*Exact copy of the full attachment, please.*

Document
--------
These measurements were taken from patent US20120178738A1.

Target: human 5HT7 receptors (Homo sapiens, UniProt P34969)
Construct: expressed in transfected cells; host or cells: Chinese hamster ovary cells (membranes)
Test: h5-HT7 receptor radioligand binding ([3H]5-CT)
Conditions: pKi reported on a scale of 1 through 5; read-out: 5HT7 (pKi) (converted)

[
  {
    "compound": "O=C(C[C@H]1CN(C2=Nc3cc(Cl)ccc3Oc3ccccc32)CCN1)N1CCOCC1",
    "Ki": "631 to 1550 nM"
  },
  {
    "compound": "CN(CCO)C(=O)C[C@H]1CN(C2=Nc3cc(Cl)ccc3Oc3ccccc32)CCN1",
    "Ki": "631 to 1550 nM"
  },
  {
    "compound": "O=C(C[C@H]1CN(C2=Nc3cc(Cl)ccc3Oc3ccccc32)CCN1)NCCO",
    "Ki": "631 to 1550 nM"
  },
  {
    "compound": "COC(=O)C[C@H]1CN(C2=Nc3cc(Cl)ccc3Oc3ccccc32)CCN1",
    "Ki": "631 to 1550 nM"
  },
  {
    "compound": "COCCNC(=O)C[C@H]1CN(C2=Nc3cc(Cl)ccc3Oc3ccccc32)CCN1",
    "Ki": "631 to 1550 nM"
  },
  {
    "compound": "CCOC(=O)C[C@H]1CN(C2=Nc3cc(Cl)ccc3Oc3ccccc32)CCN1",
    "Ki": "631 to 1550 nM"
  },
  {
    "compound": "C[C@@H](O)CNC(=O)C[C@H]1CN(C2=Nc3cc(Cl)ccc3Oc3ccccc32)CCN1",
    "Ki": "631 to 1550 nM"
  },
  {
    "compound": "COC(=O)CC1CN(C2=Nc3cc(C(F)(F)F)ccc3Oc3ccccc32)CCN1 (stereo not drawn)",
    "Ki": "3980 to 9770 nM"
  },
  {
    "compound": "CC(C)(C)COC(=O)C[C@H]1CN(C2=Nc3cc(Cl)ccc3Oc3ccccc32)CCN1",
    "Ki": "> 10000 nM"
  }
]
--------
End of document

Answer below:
These measurements were taken from patent US20120178738A1.

Target: human 5HT7 receptors (Homo sapiens, UniProt P34969)
Construct: expressed in transfected cells; host or cells: Chinese hamster ovary cells (membranes)
Test: h5-HT7 receptor radioligand binding ([3H]5-CT)
Conditions: pKi reported on a scale of 1 through 5; read-out: 5HT7 (pKi) (converted)

[
  {
    "compound": "O=C(C[C@H]1CN(C2=Nc3cc(Cl)ccc3Oc3ccccc32)CCN1)N1CCOCC1",
    "Ki": "631 to 1550 nM"
  },
  {
    "compound": "CN(CCO)C(=O)C[C@H]1CN(C2=Nc3cc(Cl)ccc3Oc3ccccc32)CCN1",
    "Ki": "631 to 1550 nM"
  },
  {
    "compound": "O=C(C[C@H]1CN(C2=Nc3cc(Cl)ccc3Oc3ccccc32)CCN1)NCCO",
    "Ki": "631 to 1550 nM"
  },
  {
    "compound": "COC(=O)C[C@H]1CN(C2=Nc3cc(Cl)ccc3Oc3ccccc32)CCN1",
    "Ki": "631 to 1550 nM"
  },
  {
    "compound": "COCCNC(=O)C[C@H]1CN(C2=Nc3cc(Cl)ccc3Oc3ccccc32)CCN1",
    "Ki": "631 to 1550 nM"
  },
  {
    "compound": "CCOC(=O)C[C@H]1CN(C2=Nc3cc(Cl)ccc3Oc3ccccc32)CCN1",
    "Ki": "631 to 1550 nM"
  },
  {
    "compound": "C[C@@H](O)CNC(=O)C[C@H]1CN(C2=Nc3cc(Cl)ccc3Oc3ccccc32)CCN1",
    "Ki": "631 to 1550 nM"
  },
  {
    "compound": "COC(=O)CC1CN(C2=Nc3cc(C(F)(F)F)ccc3Oc3ccccc32)CCN1 (stereo not drawn)",
    "Ki": "3980 to 9770 nM"
  },
  {
    "compound": "CC(C)(C)COC(=O)C[C@H]1CN(C2=Nc3cc(Cl)ccc3Oc3ccccc32)CCN1",
    "Ki": "> 10000 nM"
  }
]